No precious minerals are known to exist in these mountains, though in the early history of settlement, tradition tells us, it was supposed that gold and silver did exist there. This idea appears to have originated with Governor Kieft during the early Dutch dynasty. Upon are [sic] occasion, he discovered one of the chiefs of this region, whom he met while negotiating a treaty, with his face painted with a pigment which exposed shining particles that he suspected might be gold. Governor Kieft thereupon procured a sample of the earth of the Indian, and submitting it to experts, received the assurance that it was gold. A further quantity was obtained and shipped to England, thence to be conveyed to Rotterdam, but the vessel in which it was sent was lost on the way. And again, when Kieft returned to his native land, he took with him an additional quantity, but he too, was wrecked on the way, and this specimen lost, so none of the ore reached the old world. Afterward, say about 1680, a shining metal was found by a Dutch girl, and by some means the discovery came to the ears of the agent of the patroon of Rensselaer’s Wyck, who sent his son to investigate the matter. Just as the young man reached the house on the farm where the discovery had been made, a terrible storm burst upon them, and the floods came down the mountains with such violence as to wash away the house and obliterate all landmarks by which locations could be identified, so that young Van Schlechtenhorst was happy to escape with his life and his horses, and a disagreement occurring shortly afterward between Stuyvesant and the patroon, the search for precious metal was never renewed by the parties by whom it was begun. These are the traditions. How much of truth exists in them we cannot say. Whatever attempts have been made since that time to discover nature’s treasure, have been no more successful than the first attempts which were so disastrous. 

TOWN ORGANIZATION

The Great Inbogt District, the initial political division corresponding to the town of Catskill, was constituted by the act of March 24th 1772, with boundaries described as “all that part of the said county of Albany which lays on the west side of Hudson’s River, and on the south of Coxsackie District.” The district thus formed was invested with some of the powers now exercised by the town. The limits of the district, however, were very much larger than those of the present town, as the line of the county was then a line running west from the mouth of Sawyer’s Kill, the present site of Saugerties. This line, as the dividing line between the counties of Albany and Ulster, was run in 1765, in accordance with an ordinance that had been passed in 1733. The town of Catskill was erected by the clause of the act of March 7th 1788, for dividing the county of Albany into towns, which reads as follows: 

“And that all that Part of the said County of Albany, bounded northerly by Coxsackie, easterly by the County of Columbia, southerly by the County of Ulster, shall be, and hereby is erected into a Town by the Name of Cats-Kill.” 

By the following clause in the act of April 5th 1798 the town was placed in the county of Ulster: “That the town of Catskill, now in the County of Albany, shall be and hereby is annexed to the County of Ulster.”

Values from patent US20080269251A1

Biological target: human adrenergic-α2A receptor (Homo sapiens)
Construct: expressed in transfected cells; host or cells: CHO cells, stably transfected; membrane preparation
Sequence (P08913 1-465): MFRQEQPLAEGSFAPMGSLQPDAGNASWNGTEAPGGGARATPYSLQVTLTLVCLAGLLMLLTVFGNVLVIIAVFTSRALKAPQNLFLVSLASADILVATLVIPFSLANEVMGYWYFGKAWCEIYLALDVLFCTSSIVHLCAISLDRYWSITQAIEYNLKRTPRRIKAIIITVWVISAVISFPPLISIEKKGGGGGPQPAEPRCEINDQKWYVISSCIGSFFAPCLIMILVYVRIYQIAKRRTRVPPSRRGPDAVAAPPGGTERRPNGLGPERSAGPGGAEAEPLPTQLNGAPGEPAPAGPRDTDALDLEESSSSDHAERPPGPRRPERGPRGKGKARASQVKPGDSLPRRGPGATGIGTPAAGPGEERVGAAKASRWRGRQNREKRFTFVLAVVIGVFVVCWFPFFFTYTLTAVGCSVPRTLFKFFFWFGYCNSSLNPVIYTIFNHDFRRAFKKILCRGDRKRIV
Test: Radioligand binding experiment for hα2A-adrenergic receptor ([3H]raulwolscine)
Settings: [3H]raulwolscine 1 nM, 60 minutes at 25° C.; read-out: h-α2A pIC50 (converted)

Upon the formation of Greene county, March 25th 1800, Catskill became one of the four towns composing the new county. At this time it was enlarged by the addition of some territory from Woodstock in Ulster county. In the act of April 7th 1801, for dividing the counties of the State into towns, the boundaries of Catskill are given as follows: 

“And all that part of the county of Greene bounded southerly and westerly by the county of Ulster and by a line continued from the northwest corner of the town of Kingston in the county of Ulster to the head of the Kaaterskill  or creek, where the same issues out of the southerly side or end of a certain lake or pond lying in the blue mountains, and from thence in a direct course towards the small lake Utsyantho till it intersects a line beginning at the south bank of the mouth of the Murder’s kill at Lunenburgh, and running from thence north eighty degrees west to the said intersection, and northerly by the said last mentioned line, shall be and continue a town by the name of Catskill.”  

A part of its territory was taken in the formation of Canton, March 26th 1803. By the same act all that part of Catskill which lay westerly and southerly of the Catskill mountains was annexed to the town of Windham. Its size was still further reduced by an alteration made in its line bordering the town of Saugerties, June 16th 1812. Again a considerable tract was taken from the northern part of the town by the formation of Athens, February 15th 1815.

The first town-meeting was held April 8th 1789. There were then elected five assessors, three commissioners of highways, two overseers of the poor, two collectors, three constables and four fence-viewers and pound-masters. These first officers were as follows: assessors: -- Egnatius Van Orden, Abraham Salisbury, Jurry Laman, John Fero and Egbert Bogardus; commissioners of highways: -- Egnatius Van Orden, Samuel Van Vechten and Abraham Salisbury; overseers of the poor: -- Samuel Van Vechten and Frederick Smith; collectors: -- John Overpaugh jr. and Marthagaritse Schanaman; constable: -- Petrus Oosterhoudt, John Overbaugh jr. and Arent Van Dyick; fence-viewers and pound-masters: -- Petrus Souser, Johannis Sax, Joseph Groom and Jurry Laman. Hezekiah Van Orden was elected supervisor, and William Van Orden jr. clerk.